Bird watching can happen anywhere: you just have to be curious and pay close attention. This is well known to all bird lovers, including the biologist Margherita Bottazi, who is also a rural tourism entrepreneur and the owner of Posada Monserrat in Coronado, just outside San José.
She tells us that visitors can start bird watching from the moment they arrive at the last bus stop in Cascajal, in Las Nubes de Coronado. On the way, you can see the birds that inhabit the Central Volcanic Mountain Range between 1500 and 1750 m above sea level. This is a low mountainous cloud forest with many species of birds, especially from the highlands. Many of them are endemic, which makes the community of Monserrat a special place for bird watching.
Birding is not an easy thing. It requires knowledge of bird behavior, and plenty of patience. The secret is to visit spaces that have been created so that birds feel interested and safe. That is why the Posada Monserrat has designed special trails with shrubs and trees that birds love. These plant species are native, which encourages birds to remain in the area and makes them easier to photograph and observe. It always helps to have stations and spots where people can settle down to wait for the birds, and then observe and photograph them.
A lover of birds feels great joy when she manages to see an individual from a species that she has never seen before. Birders’ expectations are always high, and when they visit this part of the country those wish lists include star species such as the Barred Parakeet, the , the Quetzal, the Golden-browed chlorophonia, or the Barred Becard. When they see these species for the first time the air explodes with huge—but very silent—joy. Birders call these first encounters “lifers.” Your first time checking off a new species happens only once, and only occurs when the bird’s identification is entirely certain. There is no greater thrill for a birder than a “lifer.”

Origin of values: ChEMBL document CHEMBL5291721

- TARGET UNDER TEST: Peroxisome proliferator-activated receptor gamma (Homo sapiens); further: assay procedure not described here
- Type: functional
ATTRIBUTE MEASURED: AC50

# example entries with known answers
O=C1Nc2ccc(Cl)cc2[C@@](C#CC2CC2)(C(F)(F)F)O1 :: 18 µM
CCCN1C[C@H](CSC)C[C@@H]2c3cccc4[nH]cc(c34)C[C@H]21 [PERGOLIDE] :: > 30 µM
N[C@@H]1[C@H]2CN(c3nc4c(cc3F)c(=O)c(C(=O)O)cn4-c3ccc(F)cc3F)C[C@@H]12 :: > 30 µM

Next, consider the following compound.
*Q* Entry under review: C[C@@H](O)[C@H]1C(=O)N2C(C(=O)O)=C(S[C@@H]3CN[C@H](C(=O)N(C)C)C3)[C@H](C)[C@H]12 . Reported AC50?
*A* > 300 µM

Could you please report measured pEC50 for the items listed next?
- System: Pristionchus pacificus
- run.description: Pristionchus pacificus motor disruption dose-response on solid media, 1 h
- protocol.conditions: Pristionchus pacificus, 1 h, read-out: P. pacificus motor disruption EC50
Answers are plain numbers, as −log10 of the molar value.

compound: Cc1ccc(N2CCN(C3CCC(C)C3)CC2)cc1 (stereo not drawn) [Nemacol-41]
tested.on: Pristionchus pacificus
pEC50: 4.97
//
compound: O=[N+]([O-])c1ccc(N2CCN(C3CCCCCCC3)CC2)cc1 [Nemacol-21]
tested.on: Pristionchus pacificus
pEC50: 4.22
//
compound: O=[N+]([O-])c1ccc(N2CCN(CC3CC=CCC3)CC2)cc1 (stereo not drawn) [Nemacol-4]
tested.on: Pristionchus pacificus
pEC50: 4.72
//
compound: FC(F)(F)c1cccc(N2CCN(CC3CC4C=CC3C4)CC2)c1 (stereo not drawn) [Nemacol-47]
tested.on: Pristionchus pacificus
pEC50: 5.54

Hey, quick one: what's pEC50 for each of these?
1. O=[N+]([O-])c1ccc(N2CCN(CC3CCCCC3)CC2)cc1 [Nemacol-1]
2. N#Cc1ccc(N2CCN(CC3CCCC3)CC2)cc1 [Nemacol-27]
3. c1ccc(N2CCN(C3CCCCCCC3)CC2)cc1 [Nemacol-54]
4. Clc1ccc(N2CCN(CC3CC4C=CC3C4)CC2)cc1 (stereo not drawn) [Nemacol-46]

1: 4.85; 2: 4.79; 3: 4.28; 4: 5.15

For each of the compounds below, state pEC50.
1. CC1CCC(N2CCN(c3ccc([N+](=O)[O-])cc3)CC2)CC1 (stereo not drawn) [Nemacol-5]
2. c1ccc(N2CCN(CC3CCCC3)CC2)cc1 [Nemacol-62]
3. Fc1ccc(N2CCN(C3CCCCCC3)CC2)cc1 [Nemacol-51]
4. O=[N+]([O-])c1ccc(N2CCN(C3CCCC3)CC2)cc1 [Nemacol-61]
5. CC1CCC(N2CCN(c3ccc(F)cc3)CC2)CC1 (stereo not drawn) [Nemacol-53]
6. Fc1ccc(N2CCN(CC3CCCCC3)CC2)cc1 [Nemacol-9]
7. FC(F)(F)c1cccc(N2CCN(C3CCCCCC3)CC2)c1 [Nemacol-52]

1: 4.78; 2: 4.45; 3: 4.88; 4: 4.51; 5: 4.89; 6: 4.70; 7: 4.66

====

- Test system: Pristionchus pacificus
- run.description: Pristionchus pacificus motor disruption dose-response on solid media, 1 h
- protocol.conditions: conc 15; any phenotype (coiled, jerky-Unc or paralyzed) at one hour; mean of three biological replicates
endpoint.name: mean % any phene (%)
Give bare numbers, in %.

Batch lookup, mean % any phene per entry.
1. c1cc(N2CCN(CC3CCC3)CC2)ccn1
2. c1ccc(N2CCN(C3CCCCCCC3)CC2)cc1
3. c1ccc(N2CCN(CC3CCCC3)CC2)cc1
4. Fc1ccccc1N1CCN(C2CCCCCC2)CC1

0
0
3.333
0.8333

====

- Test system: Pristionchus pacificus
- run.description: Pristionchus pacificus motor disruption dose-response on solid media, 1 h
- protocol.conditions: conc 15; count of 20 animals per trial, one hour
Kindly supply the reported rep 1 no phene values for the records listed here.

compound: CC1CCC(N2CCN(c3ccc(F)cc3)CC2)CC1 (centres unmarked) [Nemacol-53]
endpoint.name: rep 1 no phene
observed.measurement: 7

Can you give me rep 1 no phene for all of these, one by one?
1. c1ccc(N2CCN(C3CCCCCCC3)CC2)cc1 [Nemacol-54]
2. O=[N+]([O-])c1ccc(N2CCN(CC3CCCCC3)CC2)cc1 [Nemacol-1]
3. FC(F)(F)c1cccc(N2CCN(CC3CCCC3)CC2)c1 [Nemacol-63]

The expectations of visitors with a passion for photography are a bit different. Those visitors also want to see these species, but they also want them to pose well, in a natural way, with no visible artificial elements or signs of human presence. They also hope to be relatively close. Achieving that perfect photograph brings great satisfaction.
Bird watching is an experience that touches all of our senses and leaves behind many benefits. When walking through the forest or waiting on a balcony for the arrival of the birds, we see the forest carefully. We notice its shapes, its colors, its lights, and its shadows. We breathe silently so as not to scare the birds, and in that slow inhale we detect the smells of the forest, the freshness of the air. The sounds of the birds are as important as their movements, and many times those sounds are what help us to find the birds. For connoisseurs, it is a way of triumphantly confirming the species that we have found. Rarely do we touch a bird—if so, it is because we are rescuing them from a window or from a predator—but in the process of looking for them, we touch the forest, its trees, its land. Birding also has a taste, because there is no birder who does not pack his favorite snack. When we go out to look for a species, we don’t know how long we might be standing still, or walking slowly through the forest. At some point, we will have to accept the pause and fill our stomachs.
If you have never experienced bird watching, now is the time to do it, because it is an almost meditative practice. Unless it becomes a challenge or an obsession, it is also very relaxing.
Stories created under the “Directory 506” byline are a joint effort between the editorial team of El Colectivo 506 and the entrepreneurs and organizations that participate in our national directory of rural tourism. This report was created thanks to the comments of Margherita Bottazi of the Posada Rural Monserrat in Coronado, San José. For more information about Directory 506, send a WhatsApp message to 8506-1506 or email us at: [email protected].